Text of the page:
The internet has been used as a method to deliver various health interventions (eg, weight management, smoking cessation, increasing physical activity). An electronic search (ie, PubMed, PsycInfo, Web of Science) for internet-based physical activity interventions among adults yields fewer than 25 studies. Although many have considered physical activity as one element of a multifactorial behavioural intervention, few have focused exclusively on changing sedentary behaviour. Overall, current results are encouraging and it appears that response to an internet-based physical activity intervention is similar to response to other more established, effective interventions. Given that primary care referrals for physical activity are successful in changing sedentary behaviour to some extent, there is an urgent need for investigations into the effect of using an internet-based physical activity programme within the context of primary care. Although no studies that have combined an established internet-based physical activity programme with primary care were found, there is evidence that significant progress would probably be made by providing clinicians with information on internet-based physical activity programmes.
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What is already known on this topic
Internet use continues to grow throughout the world, and can now be used to reach an extensive array of individuals, covering a wide spectrum of the world population.
Internet-based physical activity interventions have been shown to be just as effective as other types of physical activity interventions (eg, print based); however, more work is needed.
More often than not, physicians counsel only a minority of their patients about making a health behaviour change, as time is a major limiting factor.
What this study adds
This paper serves as a call to action for increasing research on using internet-based physical activity programmes within the context of a primary care setting.
Clinicians need access to electronic databases from which they can choose effective programmes to refer their patients to, as this has the potential to facilitate a successful change in behaviour.
The future of internet-based physical activity research will harness the power of the internet; that is, a low cost, high reach, easily accessed physical activity programme available upon consumer demand.
There is now a growing body of literature on the use of the internet as a tool to promote health behaviour change. Researchers have used internet interventions for numerous topics including weight management, smoking cessation, stress reduction, blood glucose control, reducing alcohol consumption and increasing physical activity. Currently, interventions focused specifically on changing physical activity behaviour are in their infancy, with fewer than 15 randomised controlled trials having been conducted. Thus far, the studies completed suggest that internet programmes are helpful in changing sedentary behaviour. However, more studies with larger samples and individualised treatment plans are needed,1 2 including those that take into account how primary care can facilitate a change in behaviour by utilising internet-based health-promoting resources. In this review, we describe several internet-based studies that have produced a beneficial effect on changing participants’ physical activity behaviour and we present some of the limitations of these studies. We also describe how the internet can be used to enhance the provider–patient relationship, and we offer encouragement to primary care providers to play a larger role in using internet-based resources to help promote changes in their patients’ physical activity behaviour.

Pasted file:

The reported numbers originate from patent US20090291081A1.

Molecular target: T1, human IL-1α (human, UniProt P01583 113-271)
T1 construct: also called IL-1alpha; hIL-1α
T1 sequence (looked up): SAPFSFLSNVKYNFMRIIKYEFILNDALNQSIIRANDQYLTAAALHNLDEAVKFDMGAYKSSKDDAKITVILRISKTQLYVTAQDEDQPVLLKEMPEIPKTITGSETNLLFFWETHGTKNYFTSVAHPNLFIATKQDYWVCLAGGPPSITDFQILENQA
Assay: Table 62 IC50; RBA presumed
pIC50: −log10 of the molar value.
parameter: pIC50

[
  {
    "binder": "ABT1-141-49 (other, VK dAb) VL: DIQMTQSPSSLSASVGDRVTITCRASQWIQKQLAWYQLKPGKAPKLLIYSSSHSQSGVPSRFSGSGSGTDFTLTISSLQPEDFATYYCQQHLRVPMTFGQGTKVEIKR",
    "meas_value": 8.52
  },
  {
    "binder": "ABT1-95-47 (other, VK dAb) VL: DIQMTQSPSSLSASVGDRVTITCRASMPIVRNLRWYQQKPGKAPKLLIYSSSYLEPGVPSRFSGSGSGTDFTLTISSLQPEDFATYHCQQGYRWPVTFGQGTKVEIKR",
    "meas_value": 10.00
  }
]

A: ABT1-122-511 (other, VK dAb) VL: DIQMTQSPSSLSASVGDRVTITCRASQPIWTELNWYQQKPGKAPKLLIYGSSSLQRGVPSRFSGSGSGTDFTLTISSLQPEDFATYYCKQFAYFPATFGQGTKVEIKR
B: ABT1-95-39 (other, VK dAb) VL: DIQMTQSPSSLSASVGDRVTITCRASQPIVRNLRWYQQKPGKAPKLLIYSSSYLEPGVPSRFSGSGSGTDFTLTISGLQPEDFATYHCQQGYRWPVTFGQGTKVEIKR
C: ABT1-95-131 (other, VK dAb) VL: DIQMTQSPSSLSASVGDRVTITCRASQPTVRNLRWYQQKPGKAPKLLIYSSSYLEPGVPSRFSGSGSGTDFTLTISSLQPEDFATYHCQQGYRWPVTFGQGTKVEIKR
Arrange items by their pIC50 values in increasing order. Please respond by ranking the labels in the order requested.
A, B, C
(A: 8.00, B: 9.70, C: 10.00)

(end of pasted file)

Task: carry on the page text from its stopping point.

Worldwide, it is estimated that 21.9% of the population (ie, roughly 1.5 billion) use the internet.3 The USA and the UK are among the top 10 countries with the highest internet usage (the USA is ranked second and the UK is ranked seventh),3 with 72% of US and 67% of UK internet users going online every day or almost every day. Although only 27% of internet users in the UK have looked for health information online,4 approximately 80% of the internet users in the USA have reported searching for health information5 and 44% have searched for information specifically about fitness and nutrition.6 In both the USA and the UK, use is high among all age groups, with approximately 90% of younger individuals (aged 16–24 years) and up to 72% of older adults (aged 55 years and older) online.4 7 Rates are similar for both genders, with 76% of men and 74% of women in the USA and 71% of men and 62% of women online in the UK.4 7 Whereas there are some demographic differences among users; overall, the internet has broad reach in the USA. Although internet use is lower among those who live in a rural area (64% online), those with less than a high school education (38% online), or those with an annual income of less than US$30 000 (61% online),8 its use remains high among all racial/ethnic groups, with 76% of non-Hispanic whites, 60% of African Americans and 56% of Hispanics online. Moreover, among English-speaking Hispanics, internet use exceeds that of non-Hispanic whites (79% vs 76%).9